Photo: Jacquelyn Martin (AP Photo)
Last week, Gov. Mike Parson—in his efforts to position Missouri as “one of the strongest pro-life states in the country”—signed legislation that makes any doctor who performs an abortion within the state subject to up to 15 years imprisonment.
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But if the state’s health department has its way, abortions won’t even have to be banned in order to abolish them entirely.
The Washington Post reports that Planned Parenthood’s license expires on Friday, and the state’s health department is threatening not to renew it. Should the license expire, Planned Parenthood President Lena Wen said “this will be the first time since 1974 that safe, legal abortion care will be inaccessible to people in an entire state.”
As it stands, Planned Parenthood’s St. Louis location is the only clinic in the state offering abortion procedures, so the organization is suing the state for the right to continue offering them.
In a video posted to Twitter on Tuesday, Wen announced, “Today, Planned Parenthood is suing the state of Missouri for illegally refusing to renew our license. If our health center cannot provide abortion care, Missouri will go dark.”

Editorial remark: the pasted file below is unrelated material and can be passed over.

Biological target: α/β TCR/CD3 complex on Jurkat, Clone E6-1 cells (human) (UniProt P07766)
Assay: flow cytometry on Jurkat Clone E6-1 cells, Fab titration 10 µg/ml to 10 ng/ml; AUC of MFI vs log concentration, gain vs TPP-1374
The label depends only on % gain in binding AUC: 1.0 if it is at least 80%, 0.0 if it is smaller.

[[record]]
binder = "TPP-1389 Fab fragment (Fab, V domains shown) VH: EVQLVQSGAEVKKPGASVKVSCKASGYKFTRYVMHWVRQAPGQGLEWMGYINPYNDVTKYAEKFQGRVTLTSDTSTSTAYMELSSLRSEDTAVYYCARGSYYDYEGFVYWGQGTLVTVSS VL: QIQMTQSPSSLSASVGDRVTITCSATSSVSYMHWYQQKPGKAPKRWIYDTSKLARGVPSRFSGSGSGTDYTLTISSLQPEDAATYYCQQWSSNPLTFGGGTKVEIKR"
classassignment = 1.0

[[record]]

Wen denounced the state’s actions as “harassment” meant to “intimidate” the physicians who perform these procedures.
It would appear that Wen has her share of allies, as Jennifer Dalven, director of the ACLU Reproductive Freedom Project, said her organization would join Wen in taking legal action against the state.
“What is happening in Missouri shows that politicians don’t have to outlaw abortion to push it out of reach entirely,” Dalven said in a statement.
Using the hashtags #EmergencyReponse and #StopTheBans, Planned Parenthood’s official Twitter account reinforced Wen’s stance.
“Missouri could become the first state with no health center to provide safe, legal abortion,” the account tweeted. “So, we’re suing.”
Bonyen Lee-Gilmore, director of State Media Campaigns for Planned Parenthood, accused the state of “weaponizing the inspections process” and noted that this dispute has been festering for years.
“This didn’t happen overnight. It’s been a slow drip of restriction after restriction, and we’ve been warning for some time that abortion access is on the line,” said Lee-Gilmore.
And with similar anti-abortion efforts being mounted throughout the South in states like Georgia and Mississippi, Wen is afraid this is just the beginning.
“This a chilling warning for all of us that we are in a public health crisis,” she said in an email to CBS News. “Today it’s Missouri, tomorrow it could be all of America.”